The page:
Hawaii to go 100% renewableEthical Energy & Climate News & Features
David Ige, Governor of the State of Hawaii, has signed four energy bills into law, including one that directs the state’s utilities to generate 100% of their electricity sales from renewable sources by 2045.
The landmark legislation (HB623) makes Hawaii the first US state to set a 100% renewable portfolio standard (RPS) for the electricity sector.
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Ending oil dependence
As an oil-dependent state, Hawaii spends roughly $5 billion a year on foreign oil to meet its energy needs.
‘Making the transition to renewable, indigenous resources for power generation will allow us to keep more of that money at home, thereby improving our economy, environment and energy security.
‘I’d like to thank the senate and house energy committee chairs for championing HB623 and ensuring that Hawaii remains a national leader in clean energy.’
David Ige, Governor of Hawaii
Democratising clean energy
Another measure signed by Ige (SB1050) will help democratise renewable energy. Renters, condominium owners and others who have been largely shut out of Hawaii’s clean energy transformation will be able to purchase electricity generated at an off-site renewable energy facility, such as a large-scale solar farm.
‘As of March 2015, there are about 56,000 PV/Solar systems on rooftops. These folks are saving tremendously on their electricity bills. That’s great, but what about the 44% of Hawaii residents who don’t own their homes? And those without roof space?
‘SB 1050 allows people to form a hui, find a piece of land, and purchase or lease however many PV panels they want and then get a credit on their electricity bill for the energy they produce. We spend $3-5 billion annually buying fossil fuels; this is an awesome concept that will help keep some of that money here to help our economy.’
Sen. Mike Gabbard, chair of the Energy and Environment Committee and co-author of the bill
Relief to homeowners
The bill establishing a community-based renewable energy programme will be particularly valuable on O’ahu, where there is a high concentration of high-rise condominiums that lack sufficient roof space to support on-site solar panels.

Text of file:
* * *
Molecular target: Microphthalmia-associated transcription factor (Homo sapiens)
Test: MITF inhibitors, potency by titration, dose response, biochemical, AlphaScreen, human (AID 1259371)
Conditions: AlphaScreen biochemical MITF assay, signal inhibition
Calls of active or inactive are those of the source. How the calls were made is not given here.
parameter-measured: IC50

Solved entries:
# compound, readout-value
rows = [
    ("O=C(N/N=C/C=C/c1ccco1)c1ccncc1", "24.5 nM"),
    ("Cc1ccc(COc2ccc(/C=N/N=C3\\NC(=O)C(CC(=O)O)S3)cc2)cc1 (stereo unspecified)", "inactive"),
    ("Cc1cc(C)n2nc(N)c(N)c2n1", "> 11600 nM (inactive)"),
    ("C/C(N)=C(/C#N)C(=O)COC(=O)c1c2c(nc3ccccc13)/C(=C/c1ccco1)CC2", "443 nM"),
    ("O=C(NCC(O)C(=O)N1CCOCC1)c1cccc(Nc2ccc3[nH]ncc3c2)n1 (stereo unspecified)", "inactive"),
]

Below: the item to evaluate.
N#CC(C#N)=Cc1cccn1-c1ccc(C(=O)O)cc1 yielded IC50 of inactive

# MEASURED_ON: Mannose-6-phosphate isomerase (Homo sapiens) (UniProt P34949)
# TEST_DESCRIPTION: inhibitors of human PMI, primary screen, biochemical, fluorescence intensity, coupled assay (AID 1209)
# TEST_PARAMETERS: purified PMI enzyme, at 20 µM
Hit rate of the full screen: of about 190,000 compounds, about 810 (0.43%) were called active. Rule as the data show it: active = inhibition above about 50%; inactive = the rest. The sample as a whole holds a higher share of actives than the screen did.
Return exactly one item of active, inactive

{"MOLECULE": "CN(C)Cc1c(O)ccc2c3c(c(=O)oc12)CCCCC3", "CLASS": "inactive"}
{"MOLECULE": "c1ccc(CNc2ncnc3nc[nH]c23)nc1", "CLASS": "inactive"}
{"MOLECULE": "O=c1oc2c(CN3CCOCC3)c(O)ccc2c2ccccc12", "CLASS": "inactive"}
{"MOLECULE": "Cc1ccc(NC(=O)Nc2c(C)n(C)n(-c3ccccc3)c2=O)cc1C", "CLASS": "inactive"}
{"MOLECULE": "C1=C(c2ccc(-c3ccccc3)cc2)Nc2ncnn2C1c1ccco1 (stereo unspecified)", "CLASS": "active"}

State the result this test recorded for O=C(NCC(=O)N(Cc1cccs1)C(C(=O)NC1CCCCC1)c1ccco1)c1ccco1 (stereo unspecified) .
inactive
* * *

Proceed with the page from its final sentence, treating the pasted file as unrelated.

The law is also expected to provide relief to homeowners and businesses who are located on highly saturated circuits that can’t accommodate additional PV installations.
‘Renewable energy projects are already producing cheaper power than new fossil fuel projects in Hawaii, and it’s only going to get cheaper as renewable technology advances, unlike fossil fuels which will only grow more expensive as they become more difficult to extract from a shrinking supply. The faster we move toward renewable energy the faster we can stop exporting billions from our local economy to import expensive fossil fuels.’
Rep. Chris Lee, Chair of the House Energy and Environmental Protection Committee
Leading on innovation
Luis Salaveria, director of the Department of Business, Economic Development and Tourism, commented that state’s commitment to clean energy has already attracted entrepreneurs and businesses from around the world, looking to develop, test and prove emerging technologies and strategies in Hawaii.
‘Raising the bar for renewable energy in Hawaii will also push the state to stay out in front on innovation. We are finding ways to be innovative both with technical solutions and financing structures that will help us meet our ambitious renewable energy goals.
Mark Glick, administrator, State Energy Office
In addition to the 100% RPS and community-based renewable energy bills, Ige signed into law a measure that sets a net-zero energy goal for the University of Hawai‘i System (HB1509) and another that designates a state hydrogen implementation coordinator (HB1296).
Click here to find out more about David Ige, governor of the state of Hawaii.